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ARTICLES FROM OUR 2014 NEWSLETTERS
Surgeon's Journals - June 2014
This was the topic of the talk given at our June meeting. It was surprising how few of our members had actually transcribed the journal of the surgeon who was on board the convict ships on which their ancestors had travelled. Of course, not all journals have survived. If that was the case for the ship you are interested in, and you know little of the journey or the conditions on board, then reading surviving journals will give you a better understanding of what it may have been like on board, and how medical conditions were treated.
We began by looking at the basic books in the resource centre – Bateson’s The Convict Ships, the three volumes of Log of Logs, and other books relating to shipping arrivals. These all gave information about the ships. Then we looked at the SRNSW Guide to convict records which listed the surviving surgeons’ journals and the reference numbers to the AJCP microfilm reels. [These films are available on open access at the State Library.] We also consulted the AJCP Handbooks, Parts 7 and 8.
A voluminous printout of the surgeon’s journal for the Earl St Vincent (1826) showed the problems encountered in transcribing the contents. There is the handwriting and the condition of the journal to contend with firstly. Then there are the abbreviations used, and the spelling in general. Often Latin words were used to describe treatments for medical conditions. The internet offers many sites for further research. You may even find that someone has already transcribed the journal you are seeking and has put it on a web-site. A relatively recent project undertaken by the National Archives of the UK is called Surgeons at Sea. With a grant received in 2008, over a thousand journals had to be catalogued. The ADM 101 series of records contained journals and diaries kept by Royal Navy surgeons and assistant surgeons between 1793 and 1880. The journals were not only from convict ships, but also from naval ships and emigrant ships.
We looked at a couple of 2010 newspaper reviews about the project, and learned that illustrations, sketches, maps and charts were found with the journals. Many of the surgeons were accomplished artists and illustrated not only medical complaints but also places and items of interest they noted during their journeys.
The Guardian reported that “It wasn't so much rum, sodomy and the lash the men had to fear in the navy 200 years ago, as the ship's surgeon heading towards them with a reassuring smile, a saw in one hand and a poison bottle in the other. Brandy enemas, a strychnine injection, a sulphuric acid gargle, ammonia rubbed on the lips, and three and a half pints of blood taken from a man with pneumonia are all recorded as attempted cures in a century of gruesome and fascinating Journals of Royal Navy ship surgeons revealed at the National Archives: all failed.”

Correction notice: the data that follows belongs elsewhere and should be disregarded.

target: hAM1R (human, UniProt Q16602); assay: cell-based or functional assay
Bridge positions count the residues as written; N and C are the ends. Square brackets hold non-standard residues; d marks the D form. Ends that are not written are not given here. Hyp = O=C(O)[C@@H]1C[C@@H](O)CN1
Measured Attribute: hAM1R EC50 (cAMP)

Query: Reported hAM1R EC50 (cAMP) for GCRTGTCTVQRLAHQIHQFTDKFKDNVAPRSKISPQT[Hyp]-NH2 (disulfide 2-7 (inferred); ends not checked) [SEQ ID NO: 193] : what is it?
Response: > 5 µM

Also in the review was mention of two convict ships to NSW – “On the convict ship Elizabeth, on 15 June 1825, the surgeon, P Power, had a problem with worms – or rather an unfortunate 12-year-old girl, Ellen McCarthy, whose complaints included "abdomen hard and swollen, picks her nose, starts in her sleep, bowels constipated, pirexia [fever], tongue foul, pulse quick, skin hot, great thirst".He gave her some medicine – his notes are so contracted that even the experts in the archives cannot decipher his prescription – and admitted her to the sick bay. The following day her mother brought Power a "lumbricus", a worm, 87 inches long which the patient vomited: the medicine operated well".
On the Juliana, surgeon Henry Kelsall worried about convicts lying in soaked bedding after the deck above leaked during fierce storms. It proved difficult to get the miserable prisoners to move so their quarters could be cleaned: the only way was "by closing the hatches and smoking them up with fumes of sulphur, cayenne pepper etc".
The Daily Mail reported that “Convicts on board the Albion heading to Australia in 1828 showed an 'animated eagerness' when they saw their future country, according to surgeon Thomas Logan, while on the Eliza a group of prisoners performed the play Rob Roy to entertain the officers. The locks on the same ship later had to be picked after the ship's second mate fell overboard and was lost at the sea with the keys in his hand, the logs reveal.”
Sources for Surgeon's Journals
Other web-sites with information about surgeon’s journals include –
http://users.tpg.com.au/shammell/northamp.htm - This site has a partial transcription of the 1815 voyage of the Northampton (1815) from Rio de Janeiro to Sydney. Excerpts were read out by those who attended the meeting. Hopefully all were inspired to see if a journal survived for the ships on which their ancestors (convict and free) made the journey to Australia.
The Grangegorman Female Penitentiary.
This Dublin prison for females operated between 1836 and 1860. It was the first “exclusively female” prison in the British Isles. It had two classes of prisoners – those with sentences to be served in the prison, and those waiting to be transported. The latter were to receive training that would make them employable when they arrived in Australia. There was much debate about ending transportation to New South Wales, and there were increasing demands by the authorities here that female convicts be fit to earn a living when they arrived.